WINNIPEG, MB, April 5, 2019 /CNW/ - Since its first budget in 2016, the Government of Canada has taken significant action to improve the quality of life for Indigenous Peoples across Canada. Working in partnership with First Nations, Inuit and Métis peoples has improved the way Indigenous people access services in their own communities.
Today, the Honourable Carolyn Bennett, Minister of Crown-Indigenous Relations, was in Winnipeg to highlight the Government's proposed Indigenous-related investments in Budget 2019, Investing in the Middle Class. These important investments represent the next step in the ongoing path toward reconciliation and a better future for Indigenous Peoples and all Canadians.
Speaking at an event at the National Centre for Truth and Reconciliation, Minister Carolyn Bennett, discussed how the Government is building on its historic investments in areas of critical need for Indigenous communities, including education, mental wellness and housing. Budget 2019 also builds on previous work and to implement the Truth and Reconciliation Commission's Calls to Action, and proposes new investments to continue this work.
Through Budget 2019, the Government proposes to:
- Ensure that First Nations children continue to have access to the services that they need through Jordan's Principle.
- Forgive all outstanding comprehensive claim negotiation loans and reimburse Indigenous governments that have already repaid these loans, to address rights and self-determination in communities.
- Improve access to clean drinking water, supporting ongoing efforts to eliminate and prevent long-term drinking water advisories.
- Support the revitalization of Indigenous languages by implementing the proposed Indigenous Languages Act, supporting Indigenous-led language projects and creating the Office of the Commissioner of Indigenous Languages.
- Help First Nations communities prepare for emergencies and adapt to the threats of climate change by supporting increased resiliency and emergency management services on-reserve, as well as investing in on-reserve infrastructure.
- Ensure that First Nations, Inuit and Métis peoples are able to fully contribute to and share in Canada's economic success by supporting more Indigenous entrepreneurs and revitalizing Indigenous-led businesses, and institutions.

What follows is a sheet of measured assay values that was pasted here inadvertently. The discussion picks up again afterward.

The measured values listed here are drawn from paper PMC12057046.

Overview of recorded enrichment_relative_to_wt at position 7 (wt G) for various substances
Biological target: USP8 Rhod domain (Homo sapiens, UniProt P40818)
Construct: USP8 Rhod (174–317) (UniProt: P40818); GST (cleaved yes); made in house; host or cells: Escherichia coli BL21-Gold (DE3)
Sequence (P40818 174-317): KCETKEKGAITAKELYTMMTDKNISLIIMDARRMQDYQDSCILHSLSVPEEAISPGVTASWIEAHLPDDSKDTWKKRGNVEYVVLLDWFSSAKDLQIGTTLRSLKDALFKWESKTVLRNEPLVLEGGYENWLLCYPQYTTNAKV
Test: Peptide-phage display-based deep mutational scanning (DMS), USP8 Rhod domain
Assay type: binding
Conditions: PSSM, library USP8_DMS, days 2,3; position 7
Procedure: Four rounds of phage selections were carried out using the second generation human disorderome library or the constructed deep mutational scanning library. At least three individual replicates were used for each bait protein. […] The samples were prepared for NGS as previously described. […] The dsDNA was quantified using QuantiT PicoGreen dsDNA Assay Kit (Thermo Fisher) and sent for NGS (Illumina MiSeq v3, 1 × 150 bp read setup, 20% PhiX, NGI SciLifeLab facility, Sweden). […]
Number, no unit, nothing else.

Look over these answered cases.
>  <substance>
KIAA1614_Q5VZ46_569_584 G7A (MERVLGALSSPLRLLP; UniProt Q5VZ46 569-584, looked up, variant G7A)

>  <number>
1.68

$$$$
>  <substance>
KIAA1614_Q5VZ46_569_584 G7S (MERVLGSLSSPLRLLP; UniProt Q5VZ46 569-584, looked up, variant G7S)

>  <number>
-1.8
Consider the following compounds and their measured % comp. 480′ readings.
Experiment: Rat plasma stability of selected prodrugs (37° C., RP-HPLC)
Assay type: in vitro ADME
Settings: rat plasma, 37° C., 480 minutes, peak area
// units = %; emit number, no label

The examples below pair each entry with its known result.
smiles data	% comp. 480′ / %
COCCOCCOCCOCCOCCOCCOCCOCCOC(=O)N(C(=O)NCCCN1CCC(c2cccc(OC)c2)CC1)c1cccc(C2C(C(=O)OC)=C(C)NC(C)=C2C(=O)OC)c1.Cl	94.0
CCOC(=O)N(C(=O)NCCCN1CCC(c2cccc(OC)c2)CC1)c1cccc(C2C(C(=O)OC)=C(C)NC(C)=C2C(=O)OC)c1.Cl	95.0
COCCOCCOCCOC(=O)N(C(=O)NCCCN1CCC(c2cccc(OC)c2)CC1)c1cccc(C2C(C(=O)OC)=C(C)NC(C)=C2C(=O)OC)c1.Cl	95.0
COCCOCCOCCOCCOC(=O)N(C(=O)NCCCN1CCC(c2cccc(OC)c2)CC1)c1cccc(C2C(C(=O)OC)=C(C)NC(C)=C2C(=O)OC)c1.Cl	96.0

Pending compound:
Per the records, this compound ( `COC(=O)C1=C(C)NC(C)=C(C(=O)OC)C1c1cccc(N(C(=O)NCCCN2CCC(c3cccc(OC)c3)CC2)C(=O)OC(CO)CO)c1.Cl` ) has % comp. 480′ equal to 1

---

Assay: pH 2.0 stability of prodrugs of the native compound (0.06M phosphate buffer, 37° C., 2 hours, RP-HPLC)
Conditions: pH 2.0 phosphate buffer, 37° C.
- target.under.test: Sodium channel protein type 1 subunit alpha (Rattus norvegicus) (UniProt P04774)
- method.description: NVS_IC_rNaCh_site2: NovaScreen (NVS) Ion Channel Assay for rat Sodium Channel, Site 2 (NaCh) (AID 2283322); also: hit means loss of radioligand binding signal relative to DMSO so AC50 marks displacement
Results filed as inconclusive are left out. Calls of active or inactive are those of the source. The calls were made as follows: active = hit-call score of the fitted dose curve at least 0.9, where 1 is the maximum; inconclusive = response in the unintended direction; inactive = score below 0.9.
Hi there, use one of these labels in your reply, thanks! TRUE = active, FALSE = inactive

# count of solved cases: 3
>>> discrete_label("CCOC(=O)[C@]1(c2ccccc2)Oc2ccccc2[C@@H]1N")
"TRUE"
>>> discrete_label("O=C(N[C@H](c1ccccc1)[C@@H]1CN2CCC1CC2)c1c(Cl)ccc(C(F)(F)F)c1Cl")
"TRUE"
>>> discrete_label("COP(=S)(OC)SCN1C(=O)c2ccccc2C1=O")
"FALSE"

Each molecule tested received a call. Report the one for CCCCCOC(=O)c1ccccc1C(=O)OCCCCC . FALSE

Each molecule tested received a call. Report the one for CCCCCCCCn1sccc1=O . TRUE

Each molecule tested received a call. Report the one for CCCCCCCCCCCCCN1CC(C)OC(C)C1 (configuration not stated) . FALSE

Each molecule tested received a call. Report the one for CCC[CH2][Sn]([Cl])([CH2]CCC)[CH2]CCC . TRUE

- Enable First Nations, Inuit and Métis students to have better access to post-secondary education, and provide more support to ensure that they can succeed during their studies.
- Provide $126.5 million in 2020–21 to establish a National Council for Reconciliation. The Council will involve Canadians in creating a better understanding of reconciliation, and will serve as a permanent reminder of the importance of reconciliation and the Calls to Action.
- Provide $15.2 million over three years to help ensure that the voices of First Nation, Inuit and Métis youth are heard and to support Indigenous youth reconciliation initiatives, through an Indigenous youth pilot program delivered by Canadian Roots Exchange, responding to Call to Action 66.
With these investments, the Government is taking concrete action to advance reconciliation and make a better future for Indigenous Peoples and all Canadians.
"Implementing the Truth and Reconciliation Calls to Action is a critical step in Canada's journey of reconciliation. Reconciliation is not just an Indigenous issue, it's a Canadian imperative, and it will take genuine collaboration at all levels to advance this journey. Our government is working across all departments to realize the vision of the Truth and Reconciliation Commission. Budget 2019 has made significant investments to further this important work."
The Honourable Carolyn Bennett, M.D., P.C., M.P.
Minister of Crown-Indigenous Relations
- With Budget 2019, the total federal government investments in Indigenous programs are more than $17 billion in 2021–22, an increase of 50 per cent compared to the year the Government was elected.
- Since 2015, the Government has invested nearly $2 billion to build, repair and upgrade public water systems in First Nations communities, resulting in more than 80 long-term drinking water advisories being lifted, with the final goal of having all advisories lifted by 2021.
- To help First Nations children access important health and social services, Budget 2019 proposes to provide $1.2 billion over three years, beginning in 2019–20.
- To address the immediate needs of Inuit children who face a number of challenges accessing health and social services, Budget 2019 proposes to invest $220 million over five years, beginning in 2019–20.
- Forgiving and reimbursing loans will allow more than 200 Indigenous communities to reinvest in their priorities like governance, infrastructure and economic development that will increase health and well-being for all community members.
- Budget Plan
- Budget Speech
- Backgrounder: The Canada Training Benefit
- Backgrounder: An Affordable Place to Call Home
- Backgrounder: Moving Forward on Implementing National Pharmacare
- Backgrounder: A Secure and Dignified Retirement for Canadians
- Backgrounder: Advancing Reconciliation With Indigenous Peoples
- Backgrounder: Building a Better Canada: Universal High-Speed Internet
- Backgrounder: Strong Communities, Affordable Electricity and a Clean Economy
- Gender Report
- Investing in Young Canadians
- The Fiscal Monitor (Financial Results for January 2019)
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SOURCE Crown-Indigenous Relations and Northern Affairs Canada (CIRNAC)
For further information: Matthew Dillon-Leitch, Office of the Honourable Carolyn Bennett, Minister of Crown-Indigenous Relations, 819-997-0002; Media Relations, Crown-Indigenous Relations and Northern Affairs Canada, 819-934-2302, RCAANC.media.CIRNAC@canada.ca